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CC1 Creature Compendium Pay What You Want
Average Rating:4.7 / 5
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CC1 Creature Compendium
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CC1 Creature Compendium
Publisher: New Big Dragon Games Unlimited
by Barry S. [Verified Purchaser]
Date Added: 07/05/2019 10:42:07

I threw ya a $20 because, well, people that makes such amazing online content such as this product deserve to be paid for it fairly. Any other print title with as many cretaures in it as CC1 has would be over $20. I enjoy purchasing monster tomes and this one certainly qualified. Well done! A+



Rating:
[5 of 5 Stars!]
CC1 Creature Compendium
Publisher: New Big Dragon Games Unlimited
by Thilo G. [Featured Reviewer]
Date Added: 03/01/2019 15:13:23

An Endzeitgeist.com review

This massive book clocks in at 94 pages, 1 page front cover, 1 page editorial, 1 page Foreward (which is a typo or a pun – I opt for the latter), 1 page alphabetic ToC, 1 page SRD, 1 page back cover, leaving us with 88 pages of content, so let’s take a look!

Why am I reviewing this? Well, Gavin Norman’s B/X Essentials-line up of new and refined takes on the classic and much beloved B/X-rules made me look for monsters, and this is one of the books I found. As noted in the “foreward”, the mission of this book, and I quote, is “The memories of that original tome inspire this one—a book that is just as fun to peruse as use, a book that strives to challenge and surprise, and a book that attempts to rekindle that “first time” gaming table joy.”

This is, in essence, a blurb that is as generic as it can be; I’ve found variations of exactly this sentiment in a plethora of books – to the point where I skimmed past it, not thinking much more about it. But we shall come back to this sentiment, as it informs the whole of the design paradigm that went into this.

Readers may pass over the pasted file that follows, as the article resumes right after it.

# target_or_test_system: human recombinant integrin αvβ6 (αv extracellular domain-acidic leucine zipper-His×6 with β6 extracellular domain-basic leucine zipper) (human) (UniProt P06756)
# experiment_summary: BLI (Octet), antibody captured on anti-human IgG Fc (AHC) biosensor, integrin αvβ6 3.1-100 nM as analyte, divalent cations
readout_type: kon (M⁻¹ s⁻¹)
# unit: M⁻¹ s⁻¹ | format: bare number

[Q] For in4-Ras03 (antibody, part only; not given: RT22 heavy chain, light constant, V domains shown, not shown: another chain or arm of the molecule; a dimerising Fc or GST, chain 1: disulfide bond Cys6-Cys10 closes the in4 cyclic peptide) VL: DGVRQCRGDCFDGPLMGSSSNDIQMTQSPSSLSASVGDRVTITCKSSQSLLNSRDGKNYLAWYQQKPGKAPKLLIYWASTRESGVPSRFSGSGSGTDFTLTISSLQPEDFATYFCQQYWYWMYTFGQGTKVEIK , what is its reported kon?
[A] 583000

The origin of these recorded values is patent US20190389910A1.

First things first: This supplement, as far as rules are concerned, is a dual-stat book: We get 0e/1e stats for the monsters within, as well as B/X stats – this means HD-ratings and descending AC are standards, fyi.

However, there is something to note that differentiates this supplement from comparable offerings. That would be the fact that it is very much cognizant of an issue in OSR gaming. While the different OSR-rulesets like Labyrinth Lord (LL), OSRIC and Swords & Wizardry (S&W), to name a few of the big ones, are all transparent regarding the structure of their rules at first glance, detailed scrutiny offers some serious differences, and I don’t mean e.g. the wholly different focus of e.g. LotFP (Lamentations of the Flame Princess). In the latter game, Strength modifiers are not added to damage. More commonly known examples include saving throw differences, presence or absence of roll-under checks, ascending and descending AC. Ultimately, when you try to run things by the book, you’ll be surprised at the intricacies and differences of these systems. Just take a look at B/X’s cure spells, to note one example. Level caps, race classes – the list goes on. And yet, there is a celebration of hacking the games, which, while a good thing for the community and for the selection available for the games, also can give rise to frankly sloppy design.

This is most commonly encountered when games like LotFP that have no reliable means of magic nuking hordes of enemies are faced with high-level wizards…or when said games myriad of “I wreck the world”-options are faced with a high density of magic-users. The transparency only goes so far, and requires, more often than not, some deliberation on part of the referee/GM. It does make a difference if you require a specific spell to get rid of things like paralysis, or if that’s another function of a given, commonly used spell. Power-levels also fluctuate between systems…but I digress.